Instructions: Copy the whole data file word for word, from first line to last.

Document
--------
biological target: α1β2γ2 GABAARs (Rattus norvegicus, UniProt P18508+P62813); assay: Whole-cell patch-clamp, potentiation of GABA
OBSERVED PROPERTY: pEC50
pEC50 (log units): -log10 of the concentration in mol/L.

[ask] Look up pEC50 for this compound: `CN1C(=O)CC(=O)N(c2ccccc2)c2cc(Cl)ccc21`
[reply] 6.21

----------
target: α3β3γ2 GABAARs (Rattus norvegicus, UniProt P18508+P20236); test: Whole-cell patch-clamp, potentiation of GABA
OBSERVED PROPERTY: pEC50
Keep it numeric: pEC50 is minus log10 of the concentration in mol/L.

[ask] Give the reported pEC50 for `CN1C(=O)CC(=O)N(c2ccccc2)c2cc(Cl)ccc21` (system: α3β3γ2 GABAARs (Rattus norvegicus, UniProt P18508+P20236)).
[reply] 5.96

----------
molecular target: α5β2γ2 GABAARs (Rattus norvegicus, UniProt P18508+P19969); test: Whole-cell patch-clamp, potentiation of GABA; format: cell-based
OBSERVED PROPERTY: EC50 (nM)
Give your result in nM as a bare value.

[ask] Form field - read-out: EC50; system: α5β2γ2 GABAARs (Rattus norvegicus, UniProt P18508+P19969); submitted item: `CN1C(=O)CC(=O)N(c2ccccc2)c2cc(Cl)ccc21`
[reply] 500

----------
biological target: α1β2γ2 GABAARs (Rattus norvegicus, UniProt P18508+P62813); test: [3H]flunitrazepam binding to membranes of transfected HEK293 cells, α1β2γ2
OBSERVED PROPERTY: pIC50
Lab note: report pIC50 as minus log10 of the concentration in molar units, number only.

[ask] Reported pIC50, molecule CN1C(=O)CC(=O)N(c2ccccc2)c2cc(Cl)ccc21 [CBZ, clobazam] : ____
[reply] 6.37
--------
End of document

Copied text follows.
biological target: α1β2γ2 GABAARs (Rattus norvegicus, UniProt P18508+P62813); assay: Whole-cell patch-clamp, potentiation of GABA
OBSERVED PROPERTY: pEC50
pEC50 (log units): -log10 of the concentration in mol/L.

[ask] Look up pEC50 for this compound: `CN1C(=O)CC(=O)N(c2ccccc2)c2cc(Cl)ccc21`
[reply] 6.21

----------
target: α3β3γ2 GABAARs (Rattus norvegicus, UniProt P18508+P20236); test: Whole-cell patch-clamp, potentiation of GABA
OBSERVED PROPERTY: pEC50
Keep it numeric: pEC50 is minus log10 of the concentration in mol/L.

[ask] Give the reported pEC50 for `CN1C(=O)CC(=O)N(c2ccccc2)c2cc(Cl)ccc21` (system: α3β3γ2 GABAARs (Rattus norvegicus, UniProt P18508+P20236)).
[reply] 5.96

----------
molecular target: α5β2γ2 GABAARs (Rattus norvegicus, UniProt P18508+P19969); test: Whole-cell patch-clamp, potentiation of GABA; format: cell-based
OBSERVED PROPERTY: EC50 (nM)
Give your result in nM as a bare value.

[ask] Form field - read-out: EC50; system: α5β2γ2 GABAARs (Rattus norvegicus, UniProt P18508+P19969); submitted item: `CN1C(=O)CC(=O)N(c2ccccc2)c2cc(Cl)ccc21`
[reply] 500

----------
biological target: α1β2γ2 GABAARs (Rattus norvegicus, UniProt P18508+P62813); test: [3H]flunitrazepam binding to membranes of transfected HEK293 cells, α1β2γ2
OBSERVED PROPERTY: pIC50
Lab note: report pIC50 as minus log10 of the concentration in molar units, number only.

[ask] Reported pIC50, molecule CN1C(=O)CC(=O)N(c2ccccc2)c2cc(Cl)ccc21 [CBZ, clobazam] : ____
[reply] 6.37